PIH program breaking deadly strain of TB transmission in Kazakh prisons

Posted on Dec 20, 2011

 

In Kazakhstan, roughly one in seven inmates living in the state’s prison system is infected with tuberculosis (TB). For years, the rampant spread of TB has put prisoners at risk of debilitating infection, with many dying from a preventable and treatable disease. At the Kazakh government’s request, PIH is working to curb that trend. Earlier this year, PIH began offering technical and medical assistance to each of the Central Asian country’s estimated 5,000 prisoners living with TB.

A patient treated for TB in KZ prisons by PIH.

A prisoner living with TB is examined by his doctor.

“This is a miniature reform of the country’s penal system,” said Dr. Askar Yedilbayev,
Program Director for PIH-Kazakhstan (PIH-KZ). From training prison personnel in better techniques for treating the disease, to advocating for changing outdated laws, PIH’s project aims to prevent infection and death in the six prisons housing TB patients.

With nearly 15 percent of the prison population living with this highly contagious and potentially fatal disease, the need for an intervention could not be greater. TB spreads between people in enclosed spaces with incredible ease. A condition that primarily affects the lungs, the bacteria that cause TB move into the air when an infected person coughs or sneezes. Kazakh’s outdated prisons are ideal conditions for new TB infections.

As if these numbers were not bad enough, roughly 20 percent of the 5,000 prisoners living with TB have developed the more debilitating multidrug-resistant TB (MDR-TB) – a dangerous strain of the disease resistant to treatment. And of those patients, an unknown number are living with extremely drug-resistant TB (XDR-TB).

 

Patient receives care in KZ prison.

Chest x-rays from prisoners infected with TB dry in a room near the prison's lab.

A system needing reform

Just north of Kazakhstan in neighboring Siberia, PIH has been working to combat TB in Russia since 1998. Within a few years, PIH-Russia was seeing treatment adherence and reinfection rates significantly below international averages. Impressed by these accomplishments, Kazakh health officials invited PIH-Russia to help overhaul its own prison facilities. In late 2010, PIH-KZ was created, and began formulating a plan based on the Russian model.

In Kazakhstan, PIH found a Soviet-era prison system unequipped to fully meet the needs of patients infected with TB and MDR-TB. Fewer than half of infected prisoners were being effectively treated. Consequently, strains of TB became dangerously resistant to more and more drugs, and prisoners continued to spread the bacteria through the wards. Prison staff simply lacked the knowledge, resources, and motivation to treat the disease.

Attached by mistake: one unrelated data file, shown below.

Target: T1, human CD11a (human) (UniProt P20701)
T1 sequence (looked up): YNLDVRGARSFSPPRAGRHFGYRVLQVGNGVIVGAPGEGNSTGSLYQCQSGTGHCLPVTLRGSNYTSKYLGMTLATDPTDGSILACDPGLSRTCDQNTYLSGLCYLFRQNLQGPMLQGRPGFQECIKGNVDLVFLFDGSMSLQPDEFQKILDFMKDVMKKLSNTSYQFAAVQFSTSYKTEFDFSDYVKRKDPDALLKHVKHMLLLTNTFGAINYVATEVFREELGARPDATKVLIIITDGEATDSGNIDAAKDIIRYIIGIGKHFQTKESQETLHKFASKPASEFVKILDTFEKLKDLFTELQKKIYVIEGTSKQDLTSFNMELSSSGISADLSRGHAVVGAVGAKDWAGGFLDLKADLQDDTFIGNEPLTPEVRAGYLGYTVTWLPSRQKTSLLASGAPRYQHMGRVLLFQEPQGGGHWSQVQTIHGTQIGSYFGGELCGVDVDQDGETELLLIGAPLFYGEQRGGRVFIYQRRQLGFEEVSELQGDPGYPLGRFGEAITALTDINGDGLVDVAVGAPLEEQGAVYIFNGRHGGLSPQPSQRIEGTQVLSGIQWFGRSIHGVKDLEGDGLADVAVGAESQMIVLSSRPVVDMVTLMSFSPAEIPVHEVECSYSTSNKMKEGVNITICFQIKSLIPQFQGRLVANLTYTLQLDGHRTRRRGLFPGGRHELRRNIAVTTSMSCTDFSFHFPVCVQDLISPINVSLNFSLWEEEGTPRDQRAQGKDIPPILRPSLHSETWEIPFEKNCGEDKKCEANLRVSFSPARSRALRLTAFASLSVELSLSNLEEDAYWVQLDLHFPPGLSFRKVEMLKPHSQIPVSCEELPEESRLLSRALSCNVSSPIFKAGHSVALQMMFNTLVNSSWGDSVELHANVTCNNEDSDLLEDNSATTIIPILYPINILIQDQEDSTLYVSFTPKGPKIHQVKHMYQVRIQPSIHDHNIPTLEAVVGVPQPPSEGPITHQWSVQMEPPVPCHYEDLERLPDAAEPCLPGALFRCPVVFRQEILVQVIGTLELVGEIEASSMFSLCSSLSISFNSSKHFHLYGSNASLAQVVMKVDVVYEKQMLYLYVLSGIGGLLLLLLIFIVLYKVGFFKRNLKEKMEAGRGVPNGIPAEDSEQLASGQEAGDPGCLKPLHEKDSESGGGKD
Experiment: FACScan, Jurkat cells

The PIH-KZ team quickly began implementing its plan.“We visit patients at each prison, we look at treatment files, go through regimens, check everything – we fix prescriptions and create consistency,” said Dr. Yedilbayev.

 

TB care in KZ prisons.

A patient living with TB receives medication from a trained nurse.

A simple solution: isolate infectious prisoners

After realizing the extent of the problem, PIH-KZ devised a plan. They recommended that each prison be divided into three wards, separated by levels of contagion – red for highly infectious patients, yellow for those on treatment and green for prisoners free of the disease. These stringent infection control measures curb re-infection rates by separating the sickest patients from prisoners free of the disease.

According to World Health Organization standards, all prisoners undergo careful bacteriological monitoring – receiving smears and sputum cultures. These tests detect new infections as well as monitor the treatment progress of infected patients. When prisoners fall ill, or if those in treatment respond well to their therapy, the patient is transferred to a demarcated zone.

 

Breaking the chain of transmission

“In addition to separation, effective treatment is one of the most important tools to break the chain of transmission,” said Dr. Yedilbayev.

TB care for prisoners in KZ

Prisons with TB wards are broken into wards, a necessary step to controlling the spread of the airborne disease.

While PIH-KZ does not provide medicine directly to the prisoners, its nine clinicians and support staff are advising the government and prison officials on how to treat this vulnerable patient population. In addition, PIH-KZ is training prison staff to diagnosis TB and MDR-TB as early as possible.

“We believe in early identification of drug-resistance and timely start of treatment with aggressive and effective regimens under direct observation,” said Dr. Yedilbayev. While PIH-KZ does not provide medicine directly to patients, its 9 clinicians and support staff are advising the government and prison officials on how to separate and treat this vulnerable patient population.

 

Help support PIH’s efforts to combat tuberculosis.
Learn more about PIH-Kazakhstan.

 

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